Sayville graduate Nick Mancuso had the rare opportunity to spend a semester studying in the Galapagos Islands as part of the International Partnership for Service-Learning and Leadership and attending the Galapagos Institute for the Arts and Sciences.
Patch caught up with the junior at Siena College in Albany, who grew up in Sayville, to find out about the experience, how he got involved and what he would advise peers contemplating such a study experience.
Mancuso, who graduated Sayville High School in 2010, hopea to move in to the field of wildlife photography and cinematography once he graduates Siena in 2014.
How did you first hear about the program?
I got the info about a number of different programs from the study abroad office here wound up coming to two choices: the Galapagos and Tanzania. I knew another student in my major (Environmental Studies) had just spent the Fall Semester (2011) in the Galapagos when I was trying to narrow down my decision early on in the Spring Semester (2012). I spoke with him a bit about the program and it couldn’t have sounded better.
Why were you interested?
As an Environmental Studies Major, and having always had a distinct appreciation of nature, I knew I wanted to go somewhere to do field work and experience the environment firsthand rather than in a classroom. Not only did GAIAS allow me to do that, but how could I pass up a trip to the Enchanted Islands while they are still intact? IPSL was the only program offered through Siena for me to go to the Galapagos and as the name shows, part of the program required me to do volunteer hours and take a class in service-learning. I have always been interested in helping others and in all of my extracurriculars throughout high school, especially Boy Scouts, there was a significant service component. It was something I was familiar with that I know would have turned some people away from the program, and I am glad I was able to volunteer abroad.
Why the Galapagos Islands?
I wanted to learn about and experience the unique ecosystems of the Galapagos and being able to go there and take classes I wouldn’t be able to take at home was more than enticing. The Islands are an ecological hotspot given their unique characteristics and high endemism and it is every scientist’s dream to do research there. I knew I wanted to be outside and have hands-on field experience instead of learning solely in a classroom; I wanted to experience the incredible ecosystems and the one of a kind wildlife.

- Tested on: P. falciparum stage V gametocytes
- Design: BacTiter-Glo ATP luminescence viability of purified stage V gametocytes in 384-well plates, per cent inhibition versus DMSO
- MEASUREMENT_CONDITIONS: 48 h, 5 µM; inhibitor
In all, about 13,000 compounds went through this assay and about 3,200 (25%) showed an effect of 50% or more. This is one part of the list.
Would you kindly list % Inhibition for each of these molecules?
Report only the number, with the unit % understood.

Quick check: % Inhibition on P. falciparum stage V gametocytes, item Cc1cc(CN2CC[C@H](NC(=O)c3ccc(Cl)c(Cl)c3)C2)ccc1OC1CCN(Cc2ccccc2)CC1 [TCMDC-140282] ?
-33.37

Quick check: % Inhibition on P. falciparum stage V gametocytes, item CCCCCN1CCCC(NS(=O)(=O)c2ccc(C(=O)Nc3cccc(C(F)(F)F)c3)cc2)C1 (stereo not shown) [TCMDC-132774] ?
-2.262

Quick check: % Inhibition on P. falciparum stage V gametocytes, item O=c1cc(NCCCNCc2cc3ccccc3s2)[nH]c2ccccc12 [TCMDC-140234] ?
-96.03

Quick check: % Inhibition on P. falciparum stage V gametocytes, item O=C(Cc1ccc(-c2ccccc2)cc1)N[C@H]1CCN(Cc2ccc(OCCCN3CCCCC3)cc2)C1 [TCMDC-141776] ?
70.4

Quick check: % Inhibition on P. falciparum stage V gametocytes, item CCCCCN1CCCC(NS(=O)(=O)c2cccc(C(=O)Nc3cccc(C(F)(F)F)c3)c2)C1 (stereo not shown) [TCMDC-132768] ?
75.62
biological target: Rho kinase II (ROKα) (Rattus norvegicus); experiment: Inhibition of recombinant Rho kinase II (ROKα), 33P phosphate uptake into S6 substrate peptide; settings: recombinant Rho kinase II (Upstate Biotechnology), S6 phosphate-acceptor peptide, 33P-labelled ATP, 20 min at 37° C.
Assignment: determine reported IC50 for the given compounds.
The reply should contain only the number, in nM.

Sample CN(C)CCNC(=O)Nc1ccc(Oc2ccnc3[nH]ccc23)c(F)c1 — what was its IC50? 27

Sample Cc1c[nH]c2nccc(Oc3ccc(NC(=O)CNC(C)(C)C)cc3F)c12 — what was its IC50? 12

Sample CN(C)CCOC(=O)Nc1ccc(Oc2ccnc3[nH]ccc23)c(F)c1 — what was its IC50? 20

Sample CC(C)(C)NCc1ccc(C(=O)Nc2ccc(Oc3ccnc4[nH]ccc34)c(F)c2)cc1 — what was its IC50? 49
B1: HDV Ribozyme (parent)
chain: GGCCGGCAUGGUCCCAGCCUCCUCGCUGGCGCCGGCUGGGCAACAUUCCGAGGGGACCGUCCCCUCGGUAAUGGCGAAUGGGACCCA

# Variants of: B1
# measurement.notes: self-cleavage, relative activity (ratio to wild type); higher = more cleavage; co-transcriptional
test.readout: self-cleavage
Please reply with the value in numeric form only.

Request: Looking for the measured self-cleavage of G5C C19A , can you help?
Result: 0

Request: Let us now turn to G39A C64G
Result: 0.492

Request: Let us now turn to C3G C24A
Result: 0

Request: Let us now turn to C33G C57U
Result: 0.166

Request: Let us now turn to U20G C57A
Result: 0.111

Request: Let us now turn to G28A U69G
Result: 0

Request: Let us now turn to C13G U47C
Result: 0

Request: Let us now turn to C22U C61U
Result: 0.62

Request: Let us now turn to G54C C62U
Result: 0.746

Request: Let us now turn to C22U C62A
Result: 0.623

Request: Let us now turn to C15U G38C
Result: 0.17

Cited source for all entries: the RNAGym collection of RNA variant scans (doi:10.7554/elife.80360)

What did you have to do to prepare for the visit?
There was little preparation required for the semester really. Nothing noteworthy besides what every student preparing to study in a new country has to go through.
What's one thing about the region you didn't expect to see or experience?
I went down to the Galapagos knowing very little besides its hype in the scientific community. I thought I was going to this tropical island and in fact it didn’t even occur to me that I would be on the beach every day after class. I stayed on San Cristobal during the dry season (lasts from June-December) and there was very little greenery. Everything was dry and barren until it got later on in the semester and neared the rainy season, only then did it begin to look the way I had imagined. Another thing I hadn’t expected to see significant civilization. When you think about the Galapagos, you don’t even consider that any people live on the islands. I didn’t expect the town I lived in to be as big as it was, though it was still small enough to know everybody and I loved the all locals and even the tourists I met.
What advice do you have for other students considering this kind of program?
In thinking about studying in the Galapagos, GAIAS is an incredible, up and coming institution. I had no complaints throughout the semester – I loved every minute of it… and yes I’m talking about school here. The academics were more lax than a regular semester in college because I only took one class at a time, three weeks each, but the firsthand experience in each and every class I took can’t even be compared to a normal college course. The program that took me down to the Islands, IPSL, is a very unique study abroad experience. Through service-learning, I became more in tune with my surroundings and gained cultural knowledge that I would otherwise have not batted an eyelash at. My main service, among a number of other agencies, was assisting on sea lion research with the Galapagos National Park. Doing something with animals that connected to my major and interests was an amazing experience and I would not have had the opportunity to do so if it wasn’t for IPSL.
I can’t say enough for the experience I had in the Galapagos – from the other 35 students in my program who I spent four months with, to the locals, to the island life, to the beautiful weather and environment, to the schoolwork – I have traveled through Europe, but no family vacation to any other location can compare to the experience I had studying abroad in the Galapagos Islands.